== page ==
The economy in the local area could use a boost. One of the easiest ways for the state to do that - rather than provide a politically-fueled tax cut for a specific business or industry - would be to cut taxes for everyone.
It was heartening to see business groups as well as progressive social service groups told state officials they must put an end to decades of targeted, often politically fueled tax breaks and, instead, fairly cut taxes to turn around one of the country's worst business climates.
While the business groups called for deep tax cuts, progressive groups sought what they called tax fairness by eliminating breaks for the rich to cover the cost of reducing income taxes and to cut some of the nation's highest property taxes crushing the middle class and working poor.
Joseph Henchman of the national Tax Foundation said New York's tax system, whose tax burden consistently ranks worst or second worst in the nation, continues to be an albatross.
He noted Michigan eliminated the tax credit it had been using to attract movie productions. Although Michigan lost some film productions, the revenue lost to the credit was used more effectively to lower other, broader taxes, said Henchman.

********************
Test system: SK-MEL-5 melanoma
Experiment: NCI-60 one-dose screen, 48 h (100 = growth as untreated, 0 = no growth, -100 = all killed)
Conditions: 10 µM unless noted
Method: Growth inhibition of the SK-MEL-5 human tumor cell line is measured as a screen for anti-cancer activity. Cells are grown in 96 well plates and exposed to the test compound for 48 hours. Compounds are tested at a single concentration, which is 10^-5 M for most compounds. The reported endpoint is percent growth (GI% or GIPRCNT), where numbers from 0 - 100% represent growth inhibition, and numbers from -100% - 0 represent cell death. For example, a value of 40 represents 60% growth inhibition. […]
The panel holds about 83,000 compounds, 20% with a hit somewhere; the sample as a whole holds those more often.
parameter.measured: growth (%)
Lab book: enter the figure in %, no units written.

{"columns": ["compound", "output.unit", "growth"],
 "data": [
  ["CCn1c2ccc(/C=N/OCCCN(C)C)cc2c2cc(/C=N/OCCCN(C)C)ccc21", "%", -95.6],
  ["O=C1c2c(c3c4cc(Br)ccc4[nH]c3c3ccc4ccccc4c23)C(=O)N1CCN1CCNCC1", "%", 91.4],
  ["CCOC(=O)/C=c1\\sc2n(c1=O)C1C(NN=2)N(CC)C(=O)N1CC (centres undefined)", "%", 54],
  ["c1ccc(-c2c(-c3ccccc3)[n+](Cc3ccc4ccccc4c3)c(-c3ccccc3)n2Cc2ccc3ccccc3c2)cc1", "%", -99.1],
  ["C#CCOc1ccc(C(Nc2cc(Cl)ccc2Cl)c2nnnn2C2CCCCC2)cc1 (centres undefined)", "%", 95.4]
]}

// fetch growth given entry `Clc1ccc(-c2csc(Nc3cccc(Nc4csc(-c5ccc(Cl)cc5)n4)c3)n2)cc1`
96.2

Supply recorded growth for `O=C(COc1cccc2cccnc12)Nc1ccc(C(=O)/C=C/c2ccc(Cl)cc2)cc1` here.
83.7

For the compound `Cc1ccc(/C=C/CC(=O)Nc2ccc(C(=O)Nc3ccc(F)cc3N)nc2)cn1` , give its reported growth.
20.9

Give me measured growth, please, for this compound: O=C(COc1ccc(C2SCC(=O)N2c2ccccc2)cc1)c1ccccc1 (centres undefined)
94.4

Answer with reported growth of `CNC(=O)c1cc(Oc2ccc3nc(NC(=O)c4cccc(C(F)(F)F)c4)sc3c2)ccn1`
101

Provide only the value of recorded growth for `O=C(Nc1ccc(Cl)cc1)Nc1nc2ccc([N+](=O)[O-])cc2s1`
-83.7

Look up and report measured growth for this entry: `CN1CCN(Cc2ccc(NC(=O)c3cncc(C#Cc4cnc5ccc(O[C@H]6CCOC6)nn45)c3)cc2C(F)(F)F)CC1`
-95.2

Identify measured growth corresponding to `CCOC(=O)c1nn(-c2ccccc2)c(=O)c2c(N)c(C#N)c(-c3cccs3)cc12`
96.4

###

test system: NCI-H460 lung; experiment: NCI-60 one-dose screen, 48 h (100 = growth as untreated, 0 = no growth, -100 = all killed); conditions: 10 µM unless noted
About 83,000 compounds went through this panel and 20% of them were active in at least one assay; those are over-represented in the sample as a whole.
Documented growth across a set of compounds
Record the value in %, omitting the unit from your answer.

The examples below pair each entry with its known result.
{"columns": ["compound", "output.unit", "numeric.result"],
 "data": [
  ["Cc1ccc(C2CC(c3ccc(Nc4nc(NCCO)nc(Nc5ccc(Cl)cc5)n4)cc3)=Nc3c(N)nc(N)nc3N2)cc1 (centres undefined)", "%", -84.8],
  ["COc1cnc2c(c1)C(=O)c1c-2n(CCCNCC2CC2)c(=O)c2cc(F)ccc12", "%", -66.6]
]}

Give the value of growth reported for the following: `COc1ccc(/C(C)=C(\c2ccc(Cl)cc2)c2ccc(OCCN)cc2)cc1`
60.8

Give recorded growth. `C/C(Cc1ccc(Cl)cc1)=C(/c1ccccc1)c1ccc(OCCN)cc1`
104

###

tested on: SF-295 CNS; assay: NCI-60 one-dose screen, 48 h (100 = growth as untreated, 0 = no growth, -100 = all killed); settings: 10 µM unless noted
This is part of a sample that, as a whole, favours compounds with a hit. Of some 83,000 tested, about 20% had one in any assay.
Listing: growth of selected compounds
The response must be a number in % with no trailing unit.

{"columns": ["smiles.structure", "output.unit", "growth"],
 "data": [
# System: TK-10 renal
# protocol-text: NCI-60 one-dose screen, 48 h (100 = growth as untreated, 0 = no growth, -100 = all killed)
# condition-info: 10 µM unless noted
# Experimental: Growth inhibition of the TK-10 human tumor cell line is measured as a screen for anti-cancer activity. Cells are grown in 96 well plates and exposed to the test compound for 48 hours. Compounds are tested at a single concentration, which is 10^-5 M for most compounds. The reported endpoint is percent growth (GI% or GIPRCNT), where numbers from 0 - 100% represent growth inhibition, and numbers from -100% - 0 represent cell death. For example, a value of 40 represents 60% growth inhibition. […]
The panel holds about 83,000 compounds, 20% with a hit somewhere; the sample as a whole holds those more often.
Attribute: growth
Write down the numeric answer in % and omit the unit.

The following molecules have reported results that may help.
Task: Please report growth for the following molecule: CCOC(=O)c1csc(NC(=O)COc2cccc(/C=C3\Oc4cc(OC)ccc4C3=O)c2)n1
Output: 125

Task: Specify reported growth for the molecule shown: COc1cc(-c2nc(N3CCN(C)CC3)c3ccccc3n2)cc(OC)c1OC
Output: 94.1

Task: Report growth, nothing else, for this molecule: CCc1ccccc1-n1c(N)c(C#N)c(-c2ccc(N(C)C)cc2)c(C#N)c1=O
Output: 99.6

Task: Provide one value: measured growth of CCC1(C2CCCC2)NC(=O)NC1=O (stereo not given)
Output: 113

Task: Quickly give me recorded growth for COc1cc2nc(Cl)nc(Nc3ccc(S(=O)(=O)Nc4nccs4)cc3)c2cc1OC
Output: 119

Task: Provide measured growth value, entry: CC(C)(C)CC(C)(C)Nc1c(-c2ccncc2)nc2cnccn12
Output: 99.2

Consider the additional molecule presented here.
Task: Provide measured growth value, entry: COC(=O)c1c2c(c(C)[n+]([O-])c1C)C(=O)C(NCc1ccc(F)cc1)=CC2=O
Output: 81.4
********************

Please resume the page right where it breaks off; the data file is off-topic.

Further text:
The bottom line is tax cuts helping most state residents - whether income-tax cuts or property-tax cuts- would generate activity across the economy. From rich to poor, extra money to spend will generate more economic activity and likely lead to more employers adding workers.
That's particularly important for our area. While the local unemployment numbers have improved in the past year, Fulton and Montgomery counties still had unemployment rates - according to the most recent data - above 8 percent.
Tax cuts can happen; all that is needed is the political will to carry them out. As Gov. Andrew Cuomo is preparing his 2014-15 budget and the Legislature prepares for the next session, beginning in January let's hope they make a move to cut taxes - or make it easier for our local politicians to do so.